Send to

Choose Destination
N Engl J Med. 2012 Mar 22;366(12):1099-107. doi: 10.1056/NEJMoa1109842.

A randomized trial of tenecteplase versus alteplase for acute ischemic stroke.

Author information

Department of Neurology, John Hunter Hospital-Hunter Medical Research Institute, University of Newcastle, Newcastle, NSW, Australia.



Intravenous alteplase is the only approved treatment for acute ischemic stroke. Tenecteplase, a genetically engineered mutant tissue plasminogen activator, is an alternative thrombolytic agent.


In this phase 2B trial, we randomly assigned 75 patients to receive alteplase (0.9 mg per kilogram of body weight) or tenecteplase (0.1 mg per kilogram or 0.25 mg per kilogram) less than 6 hours after the onset of ischemic stroke. To favor the selection of patients most likely to benefit from thrombolytic therapy, the eligibility criteria were a perfusion lesion at least 20% greater than the infarct core on computed tomographic (CT) perfusion imaging at baseline and an associated vessel occlusion on CT angiography. The coprimary end points were the proportion of the perfusion lesion that was reperfused at 24 hours on perfusion-weighted magnetic resonance imaging and the extent of clinical improvement at 24 hours as assessed on the National Institutes of Health Stroke Scale (NIHSS, a 42-point scale on which higher scores indicate more severe neurologic deficits).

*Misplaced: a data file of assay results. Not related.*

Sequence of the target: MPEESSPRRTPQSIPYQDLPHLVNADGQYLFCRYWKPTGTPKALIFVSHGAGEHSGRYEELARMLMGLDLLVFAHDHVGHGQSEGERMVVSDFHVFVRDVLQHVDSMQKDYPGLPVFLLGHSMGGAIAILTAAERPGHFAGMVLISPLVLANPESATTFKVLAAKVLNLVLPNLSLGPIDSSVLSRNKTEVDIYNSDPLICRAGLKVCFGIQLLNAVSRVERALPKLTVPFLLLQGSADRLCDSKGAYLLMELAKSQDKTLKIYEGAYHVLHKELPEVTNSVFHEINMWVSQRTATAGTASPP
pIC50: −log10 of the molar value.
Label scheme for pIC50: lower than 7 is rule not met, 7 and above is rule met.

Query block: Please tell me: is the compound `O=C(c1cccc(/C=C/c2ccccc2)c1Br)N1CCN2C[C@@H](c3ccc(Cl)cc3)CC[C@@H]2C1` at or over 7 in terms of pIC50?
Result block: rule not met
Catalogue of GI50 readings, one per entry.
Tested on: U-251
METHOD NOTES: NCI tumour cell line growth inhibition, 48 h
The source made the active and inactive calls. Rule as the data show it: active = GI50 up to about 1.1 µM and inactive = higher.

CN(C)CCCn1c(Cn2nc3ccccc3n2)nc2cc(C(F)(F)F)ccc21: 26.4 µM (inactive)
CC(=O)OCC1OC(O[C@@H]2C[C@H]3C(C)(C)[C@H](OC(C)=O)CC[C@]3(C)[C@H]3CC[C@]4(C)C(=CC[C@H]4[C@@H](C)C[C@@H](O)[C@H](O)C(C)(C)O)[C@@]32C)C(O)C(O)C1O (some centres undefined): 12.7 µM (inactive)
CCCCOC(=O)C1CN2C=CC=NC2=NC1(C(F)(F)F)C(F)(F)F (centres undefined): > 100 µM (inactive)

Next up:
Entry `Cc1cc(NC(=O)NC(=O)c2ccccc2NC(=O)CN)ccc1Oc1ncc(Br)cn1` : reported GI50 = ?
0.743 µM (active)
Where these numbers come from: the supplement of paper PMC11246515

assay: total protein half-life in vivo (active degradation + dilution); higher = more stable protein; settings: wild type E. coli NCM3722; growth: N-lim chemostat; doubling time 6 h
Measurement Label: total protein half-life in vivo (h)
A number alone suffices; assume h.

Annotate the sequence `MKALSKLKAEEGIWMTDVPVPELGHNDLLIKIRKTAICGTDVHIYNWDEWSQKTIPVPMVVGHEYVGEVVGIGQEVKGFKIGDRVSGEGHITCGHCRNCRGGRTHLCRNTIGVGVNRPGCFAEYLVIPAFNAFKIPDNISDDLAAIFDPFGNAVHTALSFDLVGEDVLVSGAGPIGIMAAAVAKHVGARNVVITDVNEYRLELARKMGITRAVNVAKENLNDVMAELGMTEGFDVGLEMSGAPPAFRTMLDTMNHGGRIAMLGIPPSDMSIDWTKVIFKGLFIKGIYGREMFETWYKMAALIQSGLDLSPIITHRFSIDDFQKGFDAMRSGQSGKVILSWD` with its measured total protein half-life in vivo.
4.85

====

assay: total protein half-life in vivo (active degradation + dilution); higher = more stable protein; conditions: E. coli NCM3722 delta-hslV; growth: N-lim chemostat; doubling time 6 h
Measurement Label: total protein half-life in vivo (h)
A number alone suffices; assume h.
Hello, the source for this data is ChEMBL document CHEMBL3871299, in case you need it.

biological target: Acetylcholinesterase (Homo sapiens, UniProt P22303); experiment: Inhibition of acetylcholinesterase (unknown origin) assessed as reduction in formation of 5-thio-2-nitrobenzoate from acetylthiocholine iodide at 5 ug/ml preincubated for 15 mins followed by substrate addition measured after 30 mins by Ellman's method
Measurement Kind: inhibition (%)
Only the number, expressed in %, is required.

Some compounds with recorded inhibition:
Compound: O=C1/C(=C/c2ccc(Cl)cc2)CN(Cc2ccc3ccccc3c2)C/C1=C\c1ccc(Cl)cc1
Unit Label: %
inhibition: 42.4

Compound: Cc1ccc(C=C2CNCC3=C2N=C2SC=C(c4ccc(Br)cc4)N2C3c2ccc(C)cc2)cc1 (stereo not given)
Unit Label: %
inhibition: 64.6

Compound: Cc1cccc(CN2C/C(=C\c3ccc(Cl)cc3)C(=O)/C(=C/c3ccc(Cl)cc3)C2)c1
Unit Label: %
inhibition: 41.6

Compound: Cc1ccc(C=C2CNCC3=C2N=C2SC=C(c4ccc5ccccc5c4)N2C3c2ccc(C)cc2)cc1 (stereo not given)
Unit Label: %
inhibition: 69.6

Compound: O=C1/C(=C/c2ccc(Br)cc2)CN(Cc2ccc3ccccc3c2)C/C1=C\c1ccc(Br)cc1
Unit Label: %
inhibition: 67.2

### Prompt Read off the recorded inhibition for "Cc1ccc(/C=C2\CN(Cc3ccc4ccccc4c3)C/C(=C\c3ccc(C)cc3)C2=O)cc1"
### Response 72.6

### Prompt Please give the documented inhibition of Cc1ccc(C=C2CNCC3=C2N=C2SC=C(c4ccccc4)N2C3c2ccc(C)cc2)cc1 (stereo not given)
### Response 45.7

The three treatment groups each comprised 25 patients. The mean (±SD) NIHSS score at baseline for all patients was 14.4±2.6, and the time to treatment was 2.9±0.8 hours. Together, the two tenecteplase groups had greater reperfusion (P=0.004) and clinical improvement (P<0.001) at 24 hours than the alteplase group. There were no significant between-group differences in intracranial bleeding or other serious adverse events. The higher dose of tenecteplase (0.25 mg per kilogram) was superior to the lower dose and to alteplase for all efficacy outcomes, including absence of serious disability at 90 days (in 72% of patients, vs. 40% with alteplase; P=0.02).


Tenecteplase was associated with significantly better reperfusion and clinical outcomes than alteplase in patients with stroke who were selected on the basis of CT perfusion imaging. (Funded by the Australian National Health and Medical Research Council; Australia New Zealand Clinical Trials Registry number, ACTRN12608000466347.).

[Indexed for MEDLINE]
Free full text

Supplemental Content

Full text links

Icon for Atypon
Loading ...
Support Center